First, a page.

Edited by Marc Uzan
Chapter 6: Sovereign debt restructuring: the future case of Argentina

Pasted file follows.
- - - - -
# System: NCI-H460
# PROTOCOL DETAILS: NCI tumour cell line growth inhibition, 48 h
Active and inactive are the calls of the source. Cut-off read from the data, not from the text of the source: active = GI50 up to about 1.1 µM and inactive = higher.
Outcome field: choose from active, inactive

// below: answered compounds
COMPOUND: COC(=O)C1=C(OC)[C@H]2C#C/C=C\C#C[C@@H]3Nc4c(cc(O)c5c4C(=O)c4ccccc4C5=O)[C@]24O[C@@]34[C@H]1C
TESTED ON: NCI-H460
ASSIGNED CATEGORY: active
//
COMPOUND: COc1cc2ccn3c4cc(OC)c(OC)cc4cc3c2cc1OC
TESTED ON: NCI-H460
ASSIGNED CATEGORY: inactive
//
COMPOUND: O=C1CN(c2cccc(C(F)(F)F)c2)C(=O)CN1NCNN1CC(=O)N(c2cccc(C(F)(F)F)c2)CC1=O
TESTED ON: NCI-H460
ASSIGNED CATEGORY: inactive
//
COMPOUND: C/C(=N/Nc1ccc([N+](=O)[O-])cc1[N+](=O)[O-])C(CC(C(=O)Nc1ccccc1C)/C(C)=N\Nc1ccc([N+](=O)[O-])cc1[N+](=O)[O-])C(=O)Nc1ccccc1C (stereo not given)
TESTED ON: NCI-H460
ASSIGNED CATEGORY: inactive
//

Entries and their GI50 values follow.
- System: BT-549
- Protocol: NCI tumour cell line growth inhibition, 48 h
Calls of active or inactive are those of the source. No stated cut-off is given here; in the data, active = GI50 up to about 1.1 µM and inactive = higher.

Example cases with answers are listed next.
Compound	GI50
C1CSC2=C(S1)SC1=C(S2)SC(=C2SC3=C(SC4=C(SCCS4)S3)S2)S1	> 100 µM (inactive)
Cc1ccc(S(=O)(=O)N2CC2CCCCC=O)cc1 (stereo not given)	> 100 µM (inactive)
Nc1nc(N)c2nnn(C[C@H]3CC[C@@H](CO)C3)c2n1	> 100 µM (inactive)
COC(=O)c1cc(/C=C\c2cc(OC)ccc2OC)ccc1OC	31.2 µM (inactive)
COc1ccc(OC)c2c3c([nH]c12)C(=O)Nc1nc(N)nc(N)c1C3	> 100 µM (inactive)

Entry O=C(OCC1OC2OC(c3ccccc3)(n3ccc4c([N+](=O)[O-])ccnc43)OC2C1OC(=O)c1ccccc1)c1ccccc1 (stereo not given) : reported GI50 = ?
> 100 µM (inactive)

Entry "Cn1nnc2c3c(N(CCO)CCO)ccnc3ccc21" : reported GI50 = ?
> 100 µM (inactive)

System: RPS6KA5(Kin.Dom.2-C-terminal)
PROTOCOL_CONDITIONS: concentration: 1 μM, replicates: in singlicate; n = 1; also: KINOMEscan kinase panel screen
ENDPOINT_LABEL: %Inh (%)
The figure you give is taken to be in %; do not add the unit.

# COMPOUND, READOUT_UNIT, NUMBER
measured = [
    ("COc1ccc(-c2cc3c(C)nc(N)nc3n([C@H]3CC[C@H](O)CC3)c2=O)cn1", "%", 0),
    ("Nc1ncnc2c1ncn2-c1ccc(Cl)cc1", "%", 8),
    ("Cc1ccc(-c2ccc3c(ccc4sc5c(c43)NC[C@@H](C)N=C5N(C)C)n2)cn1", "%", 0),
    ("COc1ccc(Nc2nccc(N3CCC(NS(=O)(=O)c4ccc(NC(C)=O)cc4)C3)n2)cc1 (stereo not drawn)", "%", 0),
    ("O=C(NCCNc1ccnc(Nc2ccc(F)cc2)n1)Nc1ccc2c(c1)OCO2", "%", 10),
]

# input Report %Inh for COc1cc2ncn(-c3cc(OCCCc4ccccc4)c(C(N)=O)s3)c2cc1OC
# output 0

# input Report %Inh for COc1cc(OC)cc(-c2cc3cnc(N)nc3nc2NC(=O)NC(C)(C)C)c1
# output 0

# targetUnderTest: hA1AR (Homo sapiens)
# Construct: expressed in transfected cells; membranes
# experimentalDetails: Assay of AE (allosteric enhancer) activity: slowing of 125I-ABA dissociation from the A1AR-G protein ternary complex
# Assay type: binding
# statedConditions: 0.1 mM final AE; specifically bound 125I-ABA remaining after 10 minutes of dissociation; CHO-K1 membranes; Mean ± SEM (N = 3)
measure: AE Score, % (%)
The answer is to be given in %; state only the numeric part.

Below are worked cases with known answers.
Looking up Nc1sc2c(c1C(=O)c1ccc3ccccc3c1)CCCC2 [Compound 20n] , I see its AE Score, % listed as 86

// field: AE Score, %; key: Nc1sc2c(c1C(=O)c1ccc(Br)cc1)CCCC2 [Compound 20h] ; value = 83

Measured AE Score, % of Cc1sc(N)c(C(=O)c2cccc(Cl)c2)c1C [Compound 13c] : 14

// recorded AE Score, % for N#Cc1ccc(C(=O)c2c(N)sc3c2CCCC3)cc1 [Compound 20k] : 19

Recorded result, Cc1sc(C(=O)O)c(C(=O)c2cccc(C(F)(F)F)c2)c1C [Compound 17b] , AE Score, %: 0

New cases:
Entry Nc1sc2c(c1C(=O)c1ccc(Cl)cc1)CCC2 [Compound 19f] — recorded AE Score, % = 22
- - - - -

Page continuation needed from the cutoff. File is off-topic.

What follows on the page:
* Daniel Marx INTRODUCTION The Argentine economy is currently facing the challenge of restructuring its sovereign debt, which has been in default since December 2001. More than a year later, this issue is still pending. Discussions on the Argentine situation in particular and debt restructuring in general are taking place within a broader international debate regarding the consequences of increased capital mobility, with special focus on emerging economies. Within the frame of these discussions one central aspect is related to what debt resolution approach the countries should adopt in the event of a crisis, and, in particular what role both the multilateral institutions and the private sector should play in these circumstances, and what should be the extent of their involvement. In developing a general framework to deal with ﬁnancial crises, the use of certain guidelines would help the resolution process. The Argentine debt restructuring will be a case where these should be spelled out more clearly. It is questionable whether multilateral institutions should put together large packages of ﬁnancial assistance to ﬁnance sovereign debts that are perceived as unsustainable. It is often said that creditors should not be bailed out. The thinking behind this is that both the debtors (countries) and their creditors should learn from their past mistakes. The costs of crises should be distributed among all stakeholders. Moreover, given the growth in the amount of capital ﬂows, oﬃcial monies become insuﬃcient to resolve the crises by themselves, implying that a higher involvement of the private sector...
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